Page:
In December 2015 the EU institutions came to an agreement on the Network and Information Security Directive (‘NIS Directive’), establishing a set of EU-wide rules on cyber security for the first time; formal adoption of the Directive by the European Parliament and the Council of the EU is pending at the time of publication. For those businesses that fall under its scope, such as search engines and cloud computing providers, the advent of the NIS Directive will mean that incident handling and notification will take on a more serious role than previously, and numerous security obligations will need to be satisfied. Mark Webber and Michael Brown of Fieldfisher discuss five key issues for online businesses to consider in reaction to the Directive.   Under the NIS Directive, certain companies operating in critical sectors such as health, energy and transport, as well as some online businesses like search engines, online marketplaces and cloud computing providers, will be required to satisfy wide-ranging security and incident reporting obligations. From the TalkTalk hack to the Ashley Madison breach, cyber security issues and risks have captured the attention of journalists, CEOs, legislators and ordinary citizens in recent years. The NIS Directive represents a legislative attempt to address some of these cyber issues and risks and, in doing so, safeguard EU critical infrastructure and the much-vaunted EU Digital Single Market. Although the NIS Directive has...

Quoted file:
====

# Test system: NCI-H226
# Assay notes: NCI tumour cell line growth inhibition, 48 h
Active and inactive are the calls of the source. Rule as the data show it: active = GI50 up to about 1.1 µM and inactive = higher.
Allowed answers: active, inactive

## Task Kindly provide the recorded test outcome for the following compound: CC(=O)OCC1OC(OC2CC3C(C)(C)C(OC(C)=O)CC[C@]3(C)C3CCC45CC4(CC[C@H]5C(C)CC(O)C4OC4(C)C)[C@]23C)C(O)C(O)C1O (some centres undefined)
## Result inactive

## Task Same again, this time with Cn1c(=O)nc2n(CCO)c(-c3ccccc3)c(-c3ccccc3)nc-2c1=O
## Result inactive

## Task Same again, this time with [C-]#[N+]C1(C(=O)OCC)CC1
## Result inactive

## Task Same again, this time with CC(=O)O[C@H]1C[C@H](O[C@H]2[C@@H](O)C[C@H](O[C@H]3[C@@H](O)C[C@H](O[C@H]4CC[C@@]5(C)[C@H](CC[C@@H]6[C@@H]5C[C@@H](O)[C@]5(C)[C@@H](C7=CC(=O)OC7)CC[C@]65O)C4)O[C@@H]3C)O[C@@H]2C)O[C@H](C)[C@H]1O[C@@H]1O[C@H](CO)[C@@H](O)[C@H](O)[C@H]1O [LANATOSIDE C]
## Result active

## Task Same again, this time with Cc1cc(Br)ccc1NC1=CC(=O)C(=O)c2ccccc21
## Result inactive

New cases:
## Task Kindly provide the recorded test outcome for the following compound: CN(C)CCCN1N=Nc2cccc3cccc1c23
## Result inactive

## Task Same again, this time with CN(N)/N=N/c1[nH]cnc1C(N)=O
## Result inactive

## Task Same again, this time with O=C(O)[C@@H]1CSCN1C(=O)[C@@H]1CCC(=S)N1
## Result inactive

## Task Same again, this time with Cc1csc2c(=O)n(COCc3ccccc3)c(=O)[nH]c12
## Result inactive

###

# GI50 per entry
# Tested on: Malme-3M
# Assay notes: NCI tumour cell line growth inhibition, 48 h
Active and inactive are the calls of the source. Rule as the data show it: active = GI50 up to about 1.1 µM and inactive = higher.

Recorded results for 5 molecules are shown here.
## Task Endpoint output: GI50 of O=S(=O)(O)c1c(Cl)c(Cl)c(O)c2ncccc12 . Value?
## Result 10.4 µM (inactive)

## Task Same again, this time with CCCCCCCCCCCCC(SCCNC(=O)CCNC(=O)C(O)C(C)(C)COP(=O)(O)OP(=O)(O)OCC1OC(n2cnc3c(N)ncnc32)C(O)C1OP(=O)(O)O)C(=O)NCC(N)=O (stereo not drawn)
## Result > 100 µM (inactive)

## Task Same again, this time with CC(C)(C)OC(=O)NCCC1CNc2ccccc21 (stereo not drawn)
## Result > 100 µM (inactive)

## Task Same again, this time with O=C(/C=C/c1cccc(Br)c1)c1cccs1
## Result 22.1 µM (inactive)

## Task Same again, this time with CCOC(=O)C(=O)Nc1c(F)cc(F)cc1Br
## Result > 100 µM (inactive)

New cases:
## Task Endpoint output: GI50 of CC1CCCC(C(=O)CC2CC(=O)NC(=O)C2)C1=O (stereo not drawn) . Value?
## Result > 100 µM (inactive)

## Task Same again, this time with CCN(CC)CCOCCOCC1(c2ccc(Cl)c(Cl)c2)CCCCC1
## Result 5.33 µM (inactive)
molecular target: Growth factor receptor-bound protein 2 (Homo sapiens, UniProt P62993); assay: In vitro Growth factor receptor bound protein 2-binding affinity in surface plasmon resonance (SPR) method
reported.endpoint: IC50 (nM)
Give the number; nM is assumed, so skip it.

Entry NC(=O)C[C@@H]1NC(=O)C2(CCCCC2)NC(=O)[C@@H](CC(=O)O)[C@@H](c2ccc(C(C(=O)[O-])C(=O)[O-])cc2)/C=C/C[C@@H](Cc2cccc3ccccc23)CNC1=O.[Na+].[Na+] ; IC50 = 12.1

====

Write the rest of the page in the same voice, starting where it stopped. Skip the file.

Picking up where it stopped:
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The EU-US Privacy Shield. Not quite there yet!

On February 2nd, 2016, the EU and U.S. officials reached a political agreement on a new framework for transatlantic data flows called “EU-US Privacy Shield“. You may be thinking: “That’s it!” a new solution has been found. Just keep on reading… you’ll see that it’s far from being a done deal. The following day (on February 3rd, 2016) the Article 29 Working Party (“WP 29“) released a public statement on the consequences of the EU Court of Justice’s decision invalidating Safe Harbour and gave a high level opinion on the political agreement that that was agreed yesterday. The key points of this statement are summarized below: The WP29 welcomes the conclusion of the negotiations between the EU and US introducing a new “EU-US Privacy Shield” but it has not yet received a copy of this political agreement and is waiting to receive the relevant documents in order to verify the legal bindingness of this arrangement and to assess whether it complies with the Court’s decision on Safe Harbour. The WP 29 still has “concerns” regarding the current US legal framework (in particular the practices of US intelligence) and therefore has set forth four “essential guarantees” for intelligence activities that are meant to comply with EU fundamental rights. 1/ Processing should be based on clear, precise and accessible rules: this means that anyone who is reasonably informed should be able to...